Live Chicken

458 products

Discover 458 products from Live Chicken manufacturers, suppliers, distributors, and dealers across India. Live Chicken product price ranges more


Desi Chicken Weight: 1-1.3 Kilograms (Kg)

Price: 180.00 - 230.00 INR (Approx.)

MOQ - 1000 Piece/Pieces

3 Years



Sonali Chicks

Price: 25 INR (Approx.)

MOQ - 100 Piece/Pieces

3 Years



Duck Chicks

Price: 29 INR (Approx.)

MOQ - 5000 Piece/Pieces

5 Years



A Grade Nutritious Chicken Feet Pack Type: Bulk

Price: 600 USD ($) (Approx.)

MOQ - 10 Metric Ton/Metric Tons

3 Years


Vivek Poultry Farm

Brown With Black Country Live Chicken

Price: 450 INR (Approx.)

MOQ - 100 Kilograms/Kilograms


Srisai Eggs And Chicken Centre

Black With Brown Country Live Chicken

Price: 450 INR (Approx.)

MOQ - 100 Kilograms/Kilograms


Theajesh Poultry Farm

Brown Live Country Chicken

Price: 485 INR (Approx.)

MOQ - 100 Kilograms/Kilograms


F Poultry

Brown Female Live Country Chicken Weight: 1 Kilograms (Kg)

Price: 450 INR (Approx.)

MOQ - 100 Kilograms/Kilograms


Mmp Goat Farm

Brown Live Country Chicken Gender: Female

Price: 450 INR (Approx.)

MOQ - 100 Kilograms/Kilograms


ABS Poultry

Light Green With Brown Country Live Chicken Gender: Male

Price: 490 INR (Approx.)

MOQ - 90 Kilograms/Kilograms


Ethalya Poultry Farm

Black With Brown Live Chicken

Price: 440 INR (Approx.)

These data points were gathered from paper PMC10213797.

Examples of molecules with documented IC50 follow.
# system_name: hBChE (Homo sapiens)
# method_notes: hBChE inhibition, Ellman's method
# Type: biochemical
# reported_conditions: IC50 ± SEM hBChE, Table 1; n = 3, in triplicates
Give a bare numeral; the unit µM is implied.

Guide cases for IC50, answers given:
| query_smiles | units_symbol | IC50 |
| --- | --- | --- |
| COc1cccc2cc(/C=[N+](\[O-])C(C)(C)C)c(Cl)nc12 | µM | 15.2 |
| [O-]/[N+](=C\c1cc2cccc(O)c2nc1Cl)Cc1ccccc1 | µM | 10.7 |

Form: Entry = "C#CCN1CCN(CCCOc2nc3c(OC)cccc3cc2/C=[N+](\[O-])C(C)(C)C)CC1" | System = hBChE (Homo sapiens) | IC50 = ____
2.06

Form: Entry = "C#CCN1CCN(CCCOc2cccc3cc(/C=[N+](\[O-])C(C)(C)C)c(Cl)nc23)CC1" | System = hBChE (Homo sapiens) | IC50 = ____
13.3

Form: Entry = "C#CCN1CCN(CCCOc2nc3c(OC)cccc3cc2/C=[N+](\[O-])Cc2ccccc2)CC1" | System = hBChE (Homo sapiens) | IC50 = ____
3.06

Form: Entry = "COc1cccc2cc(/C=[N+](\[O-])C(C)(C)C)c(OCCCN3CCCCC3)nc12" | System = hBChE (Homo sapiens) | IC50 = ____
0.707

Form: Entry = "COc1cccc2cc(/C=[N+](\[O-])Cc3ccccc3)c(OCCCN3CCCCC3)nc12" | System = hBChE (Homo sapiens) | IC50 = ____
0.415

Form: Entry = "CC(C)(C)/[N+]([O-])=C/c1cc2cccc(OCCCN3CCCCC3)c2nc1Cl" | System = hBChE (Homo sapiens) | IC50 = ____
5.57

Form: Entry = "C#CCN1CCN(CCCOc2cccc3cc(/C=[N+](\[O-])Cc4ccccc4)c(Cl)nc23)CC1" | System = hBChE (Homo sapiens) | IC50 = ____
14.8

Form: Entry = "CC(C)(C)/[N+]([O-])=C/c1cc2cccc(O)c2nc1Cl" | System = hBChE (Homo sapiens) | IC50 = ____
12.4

MOQ - 100 Kilograms/Kilograms


Sangeetha Poultry Farm

Brown Country Live Chicken

Price: 430 INR (Approx.)

MOQ - 100 Kilograms/Kilograms


Fazal Poultry Farm

Brown Country Live Chicken

Price: 490 INR (Approx.)

MOQ - 90 Kilograms/Kilograms


JKS Enterprises

Brown Country Live Chicken Gender: Male

Price: 450 INR (Approx.)

MOQ - 100 Kilograms/Kilograms


SS Afrina Broiler Chicken

Green With Brown Country Male Live Chicken

Price: 490 INR (Approx.)

MOQ - 90 Kilograms/Kilograms


Pearl Poultry Farm

Brown With Black Male Live Country Chicken

Price: 650 INR (Approx.)

MOQ - 70 Unit/Units



Brown With Black Country Live Chicken Gender: Male

Price: 550 INR (Approx.)

MOQ - 80 Kilograms/Kilograms


A1 Broilers

White Female Live Broiler Chicken Weight: 1-1.5 Kilograms (Kg)

Price: 260 INR (Approx.)

MOQ - 180 Kilograms/Kilograms


Vijay Farms

Broiler Healthy Brown Live Chicken

Price: 320 INR (Approx.)

MOQ - 150 Kilograms/Kilograms


SRM Farms

Bird Healthy White Female Broiler Chicken

Price: 280 INR (Approx.)

MOQ - 200 Kilograms/Kilograms


Kk Broilers

White Broiler Female Live Chicken Weight: 1-1.5 Kilograms (Kg)